Stop! Collaborate and Listen... How To Constructively Receive Feedback

January 22, 2020

When a colleague is about to give you feedback, do you ever freeze up with anxiety, put on your emotional armor or want to bury your head in the sand? Well, you’re not alone.

So you can apply feedback to your day-to-day and become a more effective employee, here’s a survival guide for how to constructively receive feedback.

To Prepare

  • Assume positive intent. Know that the person providing the feedback wants to help you improve. We all want to see each other succeed so, although it may sting a bit, it’s coming from a place of encouragement.
  • Remember that you can only get better through feedback. While we’re all rockstars, we also have room to improve. Having someone else identify how to do that is a great gift! 

During the Conversation

  • Lead with curiosity instead of defensiveness. “What can I learn from this person?” versus “Why is this person pointing out all my flaws?”
  • Ask clarifying questions if something is unclear. If someone is providing feedback, it’s fair to ask for specifics. Ask for a specific example of the behavior to put it into context. Just be sure to pose the questions in a curious manner, rather than in a defensive way.  
  • Summarize what you heard. This allows you to make sure you heard what the person was trying to say and gives them a chance to clarify if something was misunderstood.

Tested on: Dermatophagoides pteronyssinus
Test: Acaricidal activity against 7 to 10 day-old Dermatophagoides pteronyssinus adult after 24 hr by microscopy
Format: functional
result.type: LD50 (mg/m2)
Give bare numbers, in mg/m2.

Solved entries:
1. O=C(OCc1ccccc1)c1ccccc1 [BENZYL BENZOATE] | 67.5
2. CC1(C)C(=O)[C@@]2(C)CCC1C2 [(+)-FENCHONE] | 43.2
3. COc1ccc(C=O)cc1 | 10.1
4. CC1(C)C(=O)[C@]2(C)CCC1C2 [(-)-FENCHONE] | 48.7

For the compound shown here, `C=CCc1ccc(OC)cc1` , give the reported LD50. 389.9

• Thank the person for the feedback. This may be tough for you, but it is as tough (if not tougher!) for the person providing the feedback. Be courteous even if you don’t agree or still need time to process the information. 

After the Conversation

  • Write down any immediate thoughts of feelings. No feeling or thought is wrong, but capturing them in real-time may be helpful in processing what you heard. 
  • Give it a bit of space. Take a walk, have a cup of coffee (... or a glass of wine), watch an episode of Schitt's Creek – anything to give yourself a quick mental break. Taking a breather lets you come back to the feedback with a clear head so you can process appropriately.  
  • Start your action plan. Start a list of things you can do to address the feedback. Need help? Ask someone you trust to help you (maybe even the person who gave you the feedback in the first place)! 

 In the Future

  • Ask for real-time feedback as you work to make progress. It’s always easier to course-correct when you know right away if something didn’t go well. Pose questions like “what could I have done better?” instead of asking “do you have any feedback?”
  • Keep positive feedback accessible. A suggestion from the book No Hard Feelings: “Keep a smile file (or folder). Write down nice comments you receive. Save emails from colleagues thanking you for your hard work. Criticism will linger longer than praise, so being able to quickly remind yourself of what you do well will help you weather your inevitable gloomy moments.”
  • Give the gift of feedback to others


There are LOTS of resources about receiving feedback (clearly it’s not easy for anyone)! Here are a few that may be helpful:

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